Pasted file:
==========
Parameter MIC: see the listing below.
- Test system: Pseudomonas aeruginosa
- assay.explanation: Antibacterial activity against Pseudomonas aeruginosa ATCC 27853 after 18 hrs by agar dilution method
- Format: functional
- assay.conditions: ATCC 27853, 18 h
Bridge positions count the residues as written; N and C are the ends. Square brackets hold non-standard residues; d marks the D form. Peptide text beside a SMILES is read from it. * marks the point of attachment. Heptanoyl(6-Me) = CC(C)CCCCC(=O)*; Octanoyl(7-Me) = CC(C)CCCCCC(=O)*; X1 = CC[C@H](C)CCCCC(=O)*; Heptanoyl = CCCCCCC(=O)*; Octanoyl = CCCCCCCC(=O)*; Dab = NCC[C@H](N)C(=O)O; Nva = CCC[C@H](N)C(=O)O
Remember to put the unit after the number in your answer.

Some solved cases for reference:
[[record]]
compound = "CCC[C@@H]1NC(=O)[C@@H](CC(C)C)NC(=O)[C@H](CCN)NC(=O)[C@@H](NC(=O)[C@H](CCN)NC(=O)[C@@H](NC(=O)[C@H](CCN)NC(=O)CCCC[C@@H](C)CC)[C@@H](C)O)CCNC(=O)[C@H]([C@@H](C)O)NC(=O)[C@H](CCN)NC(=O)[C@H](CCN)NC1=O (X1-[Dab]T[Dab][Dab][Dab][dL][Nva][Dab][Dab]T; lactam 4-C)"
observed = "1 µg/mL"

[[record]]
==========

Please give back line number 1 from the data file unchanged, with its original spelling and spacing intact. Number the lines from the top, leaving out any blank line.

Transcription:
Parameter MIC: see the listing below.